Up is down-Republican leaders call for judicial restraint from Obama Supreme Court nominee

It’s official. Justice Stevens announced his retirement from the U.S. Supreme Court effective the end of this term. Court watchers have been speculating for a while that this would happen.

Here is one of many news reports. I’m taken by this quote from the linked MSNBC report by Senator Mitch McConnell (R Ky):

“Americans can expect Senate Republicans to make a sustained and vigorous case for judicial restraint and the fundamental importance of an evenhanded reading of the law.”

This is great news, as the Senate Republicans are now ready to reign in the activist Roberts Court. This is the activist Court that brought us Citizens United.  And that’s only the most recent overreach.  Senator McConnell’s talking-point quote seems oddly ironic, given that he supported Justices Alito and Roberts and the rest of the activist wing of the Court. But then I suppose one could pointedly say that it’s all about whose ox is getting gored.

Here are a few thin suggestions from a simple consumer attorney toiling in the hinterland:

1. How about we jettison the labels? The reality is that Justice Stevens was hardly liberal by comparison to many of his predecessors. Labeling him as a leader of the “liberal wing” of the Court is media hype and talking-point noise. There is no liberal wing to the Court. And those who claim to be the conservative wing are pretenders. I can imagine Justices Frankfurter and Harlan turning over in their graves.

2. Let’s not forget history: Justice Stevens is one of many Supreme Court justices who proved to be different than presumed. Justice Stevens voted differently than expected on major issues.  Same was true of Justice Brennan.

3.  I suppose the posturing is inevitable. Still, is it too much to ask that you deal truthfully? If Sen. McConnell truly supports judicial restraint, where was he during the Roberts confirmation hearing? Meantime, maybe he can take steps to make it up to us by truly working for a non-activist majority on the Court.

Oregon legislature provides consumers with tools to fight bank fraud

Yesterday, the Oregon Senate passed legislation that provides Oregon consumers with a powerful tool to fight bank fraud.  HB 3706 amends the Oregon Unlawful Trade Practices Act so that banking and credit practices are now included in Oregon’s signature anti-fraud law.

The bill previously passed the Oregon House. But there were a few amendments along the way, so I believe that there will need to be a reconciliation process before the governor can consider it.

Rep. Nick Kahl pushed the bill on the house side. He’s proving himself a tireless advocate for working Oregonians. On the senate side, Sen. Suzanne Bonamici (D. Beaverton) championed the bill, continuing her great work for Oregon consumers. News report here. Our Oregon stood up for consumers on this bill. They deserve our appreciation.

The bill is important for consumers because it ends special rights for banks. The Unlawful Trade Practices Act sets modest standards that protects Oregon consumers from fraud. For years, banks and insurance companies have been exempted from it.  Why shouldn’t they be held to the same standards as car dealers and cable TV companies? If a bank engages in fraud, it should have to answer to consumers. This is not particularly difficult.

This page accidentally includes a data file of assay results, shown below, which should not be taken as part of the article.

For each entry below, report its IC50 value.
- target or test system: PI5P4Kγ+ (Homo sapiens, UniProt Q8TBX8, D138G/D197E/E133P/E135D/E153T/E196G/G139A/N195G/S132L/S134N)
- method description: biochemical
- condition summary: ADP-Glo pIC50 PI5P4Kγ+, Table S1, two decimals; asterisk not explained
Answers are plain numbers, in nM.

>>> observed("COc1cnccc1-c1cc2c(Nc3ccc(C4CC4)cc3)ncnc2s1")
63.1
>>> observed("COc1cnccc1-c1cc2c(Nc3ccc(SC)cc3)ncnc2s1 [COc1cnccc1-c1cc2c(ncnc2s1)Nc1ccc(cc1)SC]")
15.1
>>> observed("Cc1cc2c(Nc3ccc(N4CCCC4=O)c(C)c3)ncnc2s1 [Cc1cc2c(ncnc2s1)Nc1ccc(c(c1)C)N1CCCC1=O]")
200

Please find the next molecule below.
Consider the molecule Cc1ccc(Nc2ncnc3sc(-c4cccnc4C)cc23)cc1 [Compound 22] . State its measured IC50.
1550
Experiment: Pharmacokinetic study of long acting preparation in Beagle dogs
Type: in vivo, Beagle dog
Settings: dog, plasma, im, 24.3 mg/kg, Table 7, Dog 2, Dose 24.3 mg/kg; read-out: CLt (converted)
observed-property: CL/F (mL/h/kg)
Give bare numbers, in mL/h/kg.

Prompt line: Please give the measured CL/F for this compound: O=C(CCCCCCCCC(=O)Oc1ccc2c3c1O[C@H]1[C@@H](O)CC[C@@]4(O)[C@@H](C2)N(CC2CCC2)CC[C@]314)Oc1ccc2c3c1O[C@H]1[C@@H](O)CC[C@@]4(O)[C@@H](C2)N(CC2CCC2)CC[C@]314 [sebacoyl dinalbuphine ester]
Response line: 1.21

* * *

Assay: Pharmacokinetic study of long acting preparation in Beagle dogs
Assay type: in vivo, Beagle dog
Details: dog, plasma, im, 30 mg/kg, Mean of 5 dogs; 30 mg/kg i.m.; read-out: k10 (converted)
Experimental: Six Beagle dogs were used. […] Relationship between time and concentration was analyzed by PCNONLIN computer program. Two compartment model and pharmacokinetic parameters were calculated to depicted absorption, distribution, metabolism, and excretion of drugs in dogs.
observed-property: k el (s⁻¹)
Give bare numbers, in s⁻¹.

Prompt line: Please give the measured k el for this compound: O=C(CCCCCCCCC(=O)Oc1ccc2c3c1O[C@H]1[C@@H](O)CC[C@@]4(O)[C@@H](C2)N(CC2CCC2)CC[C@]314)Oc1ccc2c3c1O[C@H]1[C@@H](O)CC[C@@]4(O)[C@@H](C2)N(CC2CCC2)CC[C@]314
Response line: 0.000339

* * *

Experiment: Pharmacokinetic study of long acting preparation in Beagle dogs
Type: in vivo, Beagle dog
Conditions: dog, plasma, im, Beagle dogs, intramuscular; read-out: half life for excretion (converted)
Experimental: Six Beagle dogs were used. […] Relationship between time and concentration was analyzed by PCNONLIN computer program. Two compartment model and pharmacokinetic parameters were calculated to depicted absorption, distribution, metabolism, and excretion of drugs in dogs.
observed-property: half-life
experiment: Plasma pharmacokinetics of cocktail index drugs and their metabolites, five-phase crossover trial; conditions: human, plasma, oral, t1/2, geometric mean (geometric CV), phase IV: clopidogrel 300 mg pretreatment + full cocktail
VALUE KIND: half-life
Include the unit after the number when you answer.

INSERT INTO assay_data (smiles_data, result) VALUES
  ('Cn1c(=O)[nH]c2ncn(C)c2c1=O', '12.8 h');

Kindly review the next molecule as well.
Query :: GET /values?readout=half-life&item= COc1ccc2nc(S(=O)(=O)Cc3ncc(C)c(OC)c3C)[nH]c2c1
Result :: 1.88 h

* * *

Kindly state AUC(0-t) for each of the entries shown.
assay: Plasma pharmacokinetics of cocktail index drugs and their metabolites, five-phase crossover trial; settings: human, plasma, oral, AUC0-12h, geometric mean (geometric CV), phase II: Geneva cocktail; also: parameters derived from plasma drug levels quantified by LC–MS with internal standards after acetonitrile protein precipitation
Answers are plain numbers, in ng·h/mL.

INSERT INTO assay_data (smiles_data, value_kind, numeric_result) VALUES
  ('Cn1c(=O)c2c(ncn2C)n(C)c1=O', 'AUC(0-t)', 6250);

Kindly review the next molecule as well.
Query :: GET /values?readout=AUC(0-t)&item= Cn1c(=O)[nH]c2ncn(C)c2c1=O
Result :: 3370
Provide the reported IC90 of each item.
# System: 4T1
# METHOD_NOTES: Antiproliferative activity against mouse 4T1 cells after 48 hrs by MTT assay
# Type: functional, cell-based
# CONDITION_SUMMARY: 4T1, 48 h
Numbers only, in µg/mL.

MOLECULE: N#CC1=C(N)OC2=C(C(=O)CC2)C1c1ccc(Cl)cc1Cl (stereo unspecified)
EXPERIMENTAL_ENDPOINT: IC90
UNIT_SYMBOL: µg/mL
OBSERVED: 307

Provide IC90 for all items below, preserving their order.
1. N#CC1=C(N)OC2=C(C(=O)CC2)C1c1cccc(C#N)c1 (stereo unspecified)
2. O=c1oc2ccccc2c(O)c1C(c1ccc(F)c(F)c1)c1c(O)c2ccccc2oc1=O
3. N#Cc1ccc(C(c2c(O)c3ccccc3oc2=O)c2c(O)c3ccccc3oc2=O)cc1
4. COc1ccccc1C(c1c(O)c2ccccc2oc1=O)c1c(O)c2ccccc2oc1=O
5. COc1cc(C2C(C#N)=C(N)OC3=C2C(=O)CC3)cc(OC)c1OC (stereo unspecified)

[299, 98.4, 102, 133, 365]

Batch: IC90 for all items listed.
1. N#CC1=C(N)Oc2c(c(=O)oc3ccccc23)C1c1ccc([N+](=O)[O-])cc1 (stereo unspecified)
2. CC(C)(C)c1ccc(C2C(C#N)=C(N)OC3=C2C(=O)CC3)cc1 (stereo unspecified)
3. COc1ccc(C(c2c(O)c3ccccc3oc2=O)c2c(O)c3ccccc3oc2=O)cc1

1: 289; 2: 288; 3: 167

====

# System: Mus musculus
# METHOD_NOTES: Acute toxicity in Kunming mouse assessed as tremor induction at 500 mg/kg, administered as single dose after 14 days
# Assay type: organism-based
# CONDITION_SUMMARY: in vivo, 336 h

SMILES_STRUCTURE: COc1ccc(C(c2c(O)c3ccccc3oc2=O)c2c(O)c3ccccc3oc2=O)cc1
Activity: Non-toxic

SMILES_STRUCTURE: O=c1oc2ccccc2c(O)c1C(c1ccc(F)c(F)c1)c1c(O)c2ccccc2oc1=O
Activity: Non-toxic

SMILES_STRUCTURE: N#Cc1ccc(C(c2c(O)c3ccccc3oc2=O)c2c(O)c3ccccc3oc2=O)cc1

I’m especially taken by some of the grumbling from those who opposed this legislation. I guess its easy to forget bank bail-outs, CEO salaries, and the lack of meaningful banking reform.  The legislature provides consumers with modest protections against nickel and diming and fraud, and banking industry cheerleaders complain that it will simply cost banks more? Amazing. Maybe they were asleep or comatose when the economy melted down.

So at bottom, it’s a good day for consumers because Salem showed leadership.

Senator Wyden supports expanded benefits for Iraq war vets exposed to sodium dichromate

In Portland last week, Senator Wyden held a press conference to announce his support for expanding VA benefits for soldiers exposed to toxic chemicals in Iraq.  This arguably sounds bland.  It is not.

Senator Wyden and Oregon National Guard Vets

It’s important for a few reasons. Let’s talk first about history. Senator Wyden and I are a few years apart, but I believe that we both share the haunting memories of our Vietnam era vets exposed to Agent Orange. That was the impetus for me in joining this fight. I imagine it plays on Senator Wyden, as well. We owe our soldiers many debts. It is good that Senator Wyden sees the world this way and has committed to the fight.

I’ll be the first to admit that I don’t always agree with Senator Wyden. But that is little more than a footnote. I share his sense of mission and want to thank him for his commitment to these issues.

And that brings me to the other reasons why this is important. Senator Wyden’s commitment to these issues provides profound comfort to our injured vets. At one point during the press conference, Senator Wyden opened the mic to any of the sick vets who wanted to comment. A soldier, Sgt. (retired) Matt Hadley, moved toward the mic. He hesitated briefly–Matt is a soldier and not the kind of guy you would find hugging a mic at a press conference. He developed asthma and was forced to retire from the Oregon National Guard.

So as Matt moved to the podium, I wondered what he would say and do. He paused and then called out Senator Wyden by name. He delivered the most heartfelt thanks that anyone could imagine. I would have remembered it and reported it word-for-word, except that I was busy losing the struggle to remain dry-eyed. Sgt. Hadley gave voice to many in that brief moment, and what I heard was that our vets were thankful that they don’t fight alone.

The last reason why all of this is important is that Senator Wyden is taking up the mantle of leadership on these issues. Senator Wyden has been supportive of the vets throughout, but he has deferred to his colleagues, Senators Dorgan and Bayh.  Both are leaving the senate. So Senator Wyden’s leadership on this issue will be important.